Dr. Dyck said he agrees with the three evaluations (symptoms, monofilament testing of the foot, and assessment of pin prick and vibration sensation), but said that he is concerned about making all three assessments mandated without knowing whether such assessments are worthwhile in preventing or reducing foot ulcers and neurogenic arthropathy.
“What if it simply results in a perfunctory set of examinations, increases overall costs, and doesn't prevent foot complications? Are the evaluations of physicians sufficiently proficient to do these evaluations? We recently assessed the proficiency and test-retest reproducibility of clinical examinations in diabetes patients and found that expert diabetologists and neurologists overestimated polyneuropathy quite markedly and were excessively variable in their examination/re-examinations.”
“With training and emphasis on being more specific in their judgments, proficiency and reproducibility were markedly improved,” Dr. Dyck continued. “Therefore, I would urge health care agencies to explore use and improved quantitative and referenced methods to do these evaluations before mandating these specific evaluations.”
Dr. Oaklander said a consensus by experts in the field is something that all neurologists will follow. “The AAN guideline offers a narrow view of treatments, and this is a more comprehensive report on prevention, diagnosis, and management,' she said. “This will also set the tone for general practitioners. Diabetes is one of the few causes of neuropathy that we have treatments for.”
ADA CONSENSUS GUIDELINE ON DIABETIC NEUROPATHY
The expert panel recommends screening for symptoms and signs of diabetic neuropathy to intervene early and prevent further complications. Prevention focuses on glucose control and lifestyle modifications, Dr. Pop-Busui said.
They point to well-designed studies that demonstrated that optimizing glucose control early in patients with type 1 diabetes can prevent or delay distal symmetric polyneuropathy (DSPN) — studies have shown a 78 percent risk reduction — and cardiovascular autonomic neuropathy (CAN).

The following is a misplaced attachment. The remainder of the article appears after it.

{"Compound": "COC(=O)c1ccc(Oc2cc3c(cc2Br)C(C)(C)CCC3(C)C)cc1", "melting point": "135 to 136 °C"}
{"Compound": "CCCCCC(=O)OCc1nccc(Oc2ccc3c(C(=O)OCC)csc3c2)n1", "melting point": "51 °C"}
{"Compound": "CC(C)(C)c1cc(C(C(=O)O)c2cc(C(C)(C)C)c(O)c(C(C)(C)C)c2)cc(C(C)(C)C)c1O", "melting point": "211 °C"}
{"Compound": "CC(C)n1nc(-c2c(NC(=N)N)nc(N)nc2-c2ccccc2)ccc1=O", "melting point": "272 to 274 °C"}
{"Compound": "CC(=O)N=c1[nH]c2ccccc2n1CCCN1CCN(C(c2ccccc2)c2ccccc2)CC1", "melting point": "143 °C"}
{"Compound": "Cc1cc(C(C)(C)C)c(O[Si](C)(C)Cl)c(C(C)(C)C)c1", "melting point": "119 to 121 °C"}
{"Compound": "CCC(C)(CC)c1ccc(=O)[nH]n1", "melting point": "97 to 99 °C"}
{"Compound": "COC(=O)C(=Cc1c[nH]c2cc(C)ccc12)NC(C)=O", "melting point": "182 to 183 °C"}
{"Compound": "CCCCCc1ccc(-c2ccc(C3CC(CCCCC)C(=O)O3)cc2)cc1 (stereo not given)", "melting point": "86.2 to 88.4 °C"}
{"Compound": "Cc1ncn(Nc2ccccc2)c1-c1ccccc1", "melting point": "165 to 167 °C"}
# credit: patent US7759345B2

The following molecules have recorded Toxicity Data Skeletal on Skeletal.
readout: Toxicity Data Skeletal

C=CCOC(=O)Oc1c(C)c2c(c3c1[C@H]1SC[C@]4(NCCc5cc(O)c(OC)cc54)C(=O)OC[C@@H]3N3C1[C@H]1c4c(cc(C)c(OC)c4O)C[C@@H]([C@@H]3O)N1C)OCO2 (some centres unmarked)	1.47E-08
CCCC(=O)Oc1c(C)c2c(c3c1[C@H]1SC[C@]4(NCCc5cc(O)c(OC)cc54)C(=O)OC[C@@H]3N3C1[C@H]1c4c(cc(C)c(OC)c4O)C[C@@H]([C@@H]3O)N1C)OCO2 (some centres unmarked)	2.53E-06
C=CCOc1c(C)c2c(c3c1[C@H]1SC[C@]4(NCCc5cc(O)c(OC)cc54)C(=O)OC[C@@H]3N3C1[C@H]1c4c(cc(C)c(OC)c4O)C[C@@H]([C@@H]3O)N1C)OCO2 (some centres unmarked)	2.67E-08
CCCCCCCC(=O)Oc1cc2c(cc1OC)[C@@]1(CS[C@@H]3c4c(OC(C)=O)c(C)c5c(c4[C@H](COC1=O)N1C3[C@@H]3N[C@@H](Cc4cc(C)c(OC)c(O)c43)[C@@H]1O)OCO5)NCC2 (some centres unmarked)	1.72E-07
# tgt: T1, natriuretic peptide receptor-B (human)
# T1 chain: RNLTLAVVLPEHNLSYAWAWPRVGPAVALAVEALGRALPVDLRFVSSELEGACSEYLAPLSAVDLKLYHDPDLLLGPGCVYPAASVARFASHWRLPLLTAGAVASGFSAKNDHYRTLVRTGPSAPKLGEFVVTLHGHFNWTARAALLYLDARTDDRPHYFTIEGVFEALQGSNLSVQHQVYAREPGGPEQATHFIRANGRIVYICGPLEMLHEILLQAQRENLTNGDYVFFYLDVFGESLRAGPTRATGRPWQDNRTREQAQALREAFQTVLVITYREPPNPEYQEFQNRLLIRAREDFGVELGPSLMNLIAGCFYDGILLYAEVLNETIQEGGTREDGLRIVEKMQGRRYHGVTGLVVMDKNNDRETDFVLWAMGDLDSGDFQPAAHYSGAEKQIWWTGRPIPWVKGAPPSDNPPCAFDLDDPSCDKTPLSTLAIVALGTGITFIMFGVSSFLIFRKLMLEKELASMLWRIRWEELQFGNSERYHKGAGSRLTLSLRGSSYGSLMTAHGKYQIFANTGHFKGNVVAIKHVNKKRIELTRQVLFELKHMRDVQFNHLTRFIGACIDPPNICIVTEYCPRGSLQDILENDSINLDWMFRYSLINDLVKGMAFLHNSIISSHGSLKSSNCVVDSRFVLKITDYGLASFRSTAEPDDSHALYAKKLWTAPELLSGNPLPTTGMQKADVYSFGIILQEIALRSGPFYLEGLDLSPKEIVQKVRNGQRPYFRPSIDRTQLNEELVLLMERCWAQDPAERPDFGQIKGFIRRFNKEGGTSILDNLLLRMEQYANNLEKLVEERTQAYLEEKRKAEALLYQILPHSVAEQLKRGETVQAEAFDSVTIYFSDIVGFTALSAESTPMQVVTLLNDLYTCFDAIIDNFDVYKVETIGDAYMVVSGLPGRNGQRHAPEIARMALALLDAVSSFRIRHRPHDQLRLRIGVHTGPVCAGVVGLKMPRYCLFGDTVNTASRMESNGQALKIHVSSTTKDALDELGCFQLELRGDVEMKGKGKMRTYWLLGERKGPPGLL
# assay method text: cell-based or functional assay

Tight regulation of glucose can only modestly prevent or slow DSPN (studies show a 5 to 9 percent relative risk reduction) or CAN in patients with type 2 diabetes, likely because patients with type 2 diabetes present with multiple other risk factors. However, the consensus is that managing glucose levels may not be enough to prevent DSPN and CAN in type 2 patients, and multifactorial interventions that include lifestyle changes (exercise and diet) are recommended to reduce theses risks.
The report includes signs, symptoms and pathogenesis of the most common types of diabetic neuropathies and recommendations for screening and diagnosis. For example, “all patients should be assessed for distal symmetric polyneuropathy starting at diagnosis of type 2 diabetes and five years after the diagnosis of type 1 diabetes,” and the assessment should be done at least once a year.
The panel recommends screening for patients with prediabetes who have symptoms of peripheral neuropathy. The assessment should include a history and either “temperature or pinprick sensation (small-fiber function) and vibration sensation using a 128-Hz tuning fork (large-fiber function). All patients should have annual 10-g monofilament testing to assess for feet at risk for ulceration and amputation.”
“Electrophysiological testing or referral to a neurologist is rarely needed for screening, except in situations where the clinical features are atypical, the diagnosis is unclear, or a different etiology is suspected,” the panel said. “Atypical features include motor greater than sensory neuropathy, rapid onset, or asymmetrical presentation.”
They also recommended yearly assessments to test for DSPN in patients with type 1 diabetes for five or more years and all patients with type 2 diabetes. This can be done with a medical history and simple office-based clinical tests, including pinprick and temperature sensation, proprioception, 10-g monofilament and ankle reflex tests to assess light-touch perception and a 128-Hz tuning fork test to assess vibration perception. This is important to pick up disease in the 50 percent of people who are asymptomatic.
Tests to rule out diabetes as a cause of the neuropathy include a detailed family and medication history and tests to measure serum B12, folic acid, thyroid function, complete blood count, metabolic panel, and a serum protein immunoelectrophoresis.
The report includes the three-minute diabetic foot exam to identify diabetes-related complications and education of the patient on foot care. (This can be carried out by other health professionals following the diabetic exam.)
The report briefly mentions disease-modifying therapies since there are a lack of treatment options and little scientific evidence that there are medicines to slow or reverse the nerve damage.
The panel emphasized non-opioid pain management for neuropathies, including pregabalin or duloxetine (or gabapentin) as a first-line approach, and then trying tricyclic antidepressants that may also work to reduce neuropathic pain in diabetes. (The tricyclics should be used cautiously “given the higher risk of serious side effects,” they said.)
“Given the high risks of addiction and other complications, the use of opioids, including tapentadol or tramadol, is not recommended as first- or second-line agents for treating the pain associated with DSPN,” the experts wrote.